from The Century Dictionary.

  • noun Preterit and past participle of have, and as an auxiliary making pluperfect tense-phrases.
  • A variant of haud for hold.

from the GNU version of the Collaborative International Dictionary of English.

  • imperative, past participle See have.
  • imperative, past participle with a nominative and followed by the infinitive without to, are well established idiomatic forms. The original construction was that of the dative with forms of be, followed by the infinitive. See Had better, under Better.

from Wiktionary, Creative Commons Attribution/Share-Alike License.

  • verb Simple past tense and past participle of have.
  • verb auxiliary Used to form the pluperfect tense, expressing a completed action in the past (+ past participle).
  • verb auxiliary As past subjunctive: ‘would have’.


Sorry, no etymologies found.


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  • Given as a working premise that McKinney's death had been murder, it followed that the murderer _had _somehow lured him to an exact spot in the old friary.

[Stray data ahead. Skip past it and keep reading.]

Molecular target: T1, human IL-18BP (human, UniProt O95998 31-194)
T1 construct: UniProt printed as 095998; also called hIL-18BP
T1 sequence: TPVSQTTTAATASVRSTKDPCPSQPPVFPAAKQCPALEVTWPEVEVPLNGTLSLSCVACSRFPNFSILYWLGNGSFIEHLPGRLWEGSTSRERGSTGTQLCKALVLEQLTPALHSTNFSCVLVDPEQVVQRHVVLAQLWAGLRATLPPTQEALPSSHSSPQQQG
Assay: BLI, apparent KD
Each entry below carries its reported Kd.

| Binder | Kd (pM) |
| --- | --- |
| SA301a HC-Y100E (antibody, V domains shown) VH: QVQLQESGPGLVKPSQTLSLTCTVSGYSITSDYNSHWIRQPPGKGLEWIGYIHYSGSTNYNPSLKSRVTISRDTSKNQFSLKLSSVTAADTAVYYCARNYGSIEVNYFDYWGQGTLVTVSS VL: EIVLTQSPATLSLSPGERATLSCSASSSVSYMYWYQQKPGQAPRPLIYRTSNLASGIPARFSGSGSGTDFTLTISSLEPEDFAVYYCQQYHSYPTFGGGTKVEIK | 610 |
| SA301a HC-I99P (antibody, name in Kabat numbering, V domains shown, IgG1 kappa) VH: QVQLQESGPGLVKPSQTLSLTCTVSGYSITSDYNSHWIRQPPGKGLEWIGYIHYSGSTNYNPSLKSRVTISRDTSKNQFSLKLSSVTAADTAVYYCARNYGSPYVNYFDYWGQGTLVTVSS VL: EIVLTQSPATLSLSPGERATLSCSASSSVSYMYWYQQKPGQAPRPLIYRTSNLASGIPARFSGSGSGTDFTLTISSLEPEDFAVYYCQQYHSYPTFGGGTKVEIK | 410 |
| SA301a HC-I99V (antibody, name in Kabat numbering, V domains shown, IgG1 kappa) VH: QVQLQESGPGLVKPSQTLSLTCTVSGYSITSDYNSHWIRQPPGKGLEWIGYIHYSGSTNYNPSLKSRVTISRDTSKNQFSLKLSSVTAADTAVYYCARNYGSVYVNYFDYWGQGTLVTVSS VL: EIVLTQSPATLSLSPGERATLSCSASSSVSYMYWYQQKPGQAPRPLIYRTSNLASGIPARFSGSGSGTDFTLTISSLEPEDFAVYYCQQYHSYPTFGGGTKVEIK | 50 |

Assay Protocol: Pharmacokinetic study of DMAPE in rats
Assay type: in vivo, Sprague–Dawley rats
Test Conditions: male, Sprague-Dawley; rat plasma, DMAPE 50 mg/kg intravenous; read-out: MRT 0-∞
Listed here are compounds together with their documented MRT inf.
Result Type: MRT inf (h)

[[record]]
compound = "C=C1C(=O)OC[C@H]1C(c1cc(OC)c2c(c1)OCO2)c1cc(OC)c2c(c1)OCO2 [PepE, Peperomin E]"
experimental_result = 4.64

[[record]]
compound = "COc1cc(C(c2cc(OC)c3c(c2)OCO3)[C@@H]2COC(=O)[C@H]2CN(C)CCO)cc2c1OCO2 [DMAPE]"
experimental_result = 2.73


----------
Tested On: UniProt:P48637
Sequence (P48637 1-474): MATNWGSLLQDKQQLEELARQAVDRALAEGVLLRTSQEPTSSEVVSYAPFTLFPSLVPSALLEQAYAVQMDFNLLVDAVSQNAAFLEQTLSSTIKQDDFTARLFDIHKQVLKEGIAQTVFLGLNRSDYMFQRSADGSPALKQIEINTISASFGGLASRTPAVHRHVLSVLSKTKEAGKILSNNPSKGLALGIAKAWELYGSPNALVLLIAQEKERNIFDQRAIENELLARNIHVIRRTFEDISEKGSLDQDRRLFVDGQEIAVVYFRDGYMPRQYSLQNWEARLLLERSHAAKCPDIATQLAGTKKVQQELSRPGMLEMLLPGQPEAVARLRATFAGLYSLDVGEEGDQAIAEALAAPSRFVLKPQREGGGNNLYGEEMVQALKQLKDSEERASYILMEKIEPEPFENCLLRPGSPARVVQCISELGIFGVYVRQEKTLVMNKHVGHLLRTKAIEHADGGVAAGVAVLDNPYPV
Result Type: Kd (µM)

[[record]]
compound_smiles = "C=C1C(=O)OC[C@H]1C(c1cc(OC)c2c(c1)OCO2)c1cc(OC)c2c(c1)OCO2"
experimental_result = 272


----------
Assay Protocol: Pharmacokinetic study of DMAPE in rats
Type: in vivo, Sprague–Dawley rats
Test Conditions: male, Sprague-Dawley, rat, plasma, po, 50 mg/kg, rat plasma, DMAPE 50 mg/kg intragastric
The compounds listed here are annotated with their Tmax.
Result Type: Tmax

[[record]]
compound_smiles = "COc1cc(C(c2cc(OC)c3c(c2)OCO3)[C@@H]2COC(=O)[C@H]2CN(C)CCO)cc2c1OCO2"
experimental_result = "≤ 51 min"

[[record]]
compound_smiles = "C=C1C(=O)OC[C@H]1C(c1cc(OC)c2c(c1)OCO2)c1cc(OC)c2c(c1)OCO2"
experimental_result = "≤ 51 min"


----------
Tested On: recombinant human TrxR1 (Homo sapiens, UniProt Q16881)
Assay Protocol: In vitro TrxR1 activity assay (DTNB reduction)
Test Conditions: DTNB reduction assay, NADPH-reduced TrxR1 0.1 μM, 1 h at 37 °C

The Devil's Bedpost 2010

  • Those incoming congresscritters, and their successors, had/have a singular lack of wanting to gain the willing cooperation of those across the aisle. witness the threat of the so-called "nuclear option" which, at times, I almost wish they *had* exercised and that in their hubris named one of the most influential PACs the "committee for the permanent majority"

    Making Light: Open thread 134 2010

  • Another strange thing was that he had thought of the past; chronic prison day-dreamers dreamed nearly always of the future -- and of the past only as it might have been, never as it actually ~had~ been.

    Autumn Thomas Plastino Martin 2010

  • My vet had previously told us that Matu (pictured)  had arthritis in his back legs, and had even offered some glucosamine, a dietary supplement that is also taken by humans.

    Did glucosamine put a spring in my old cat’s step? 2010

  • June 13, 2009 at 2:57 am had a tortie for like 15 years…she was a different kind of girl..had a vet tell me once, they are all nuts, but i wonder why..she was a sweet girl and i loved her.

    i noes das mi baskit. - Lolcats 'n' Funny Pictures of Cats - I Can Has Cheezburger? 2009

  • Being an old Russia hand, I had of course discounted their promise to get us back into the city by 3.30 - but I * had* made an appointment for 5 pm.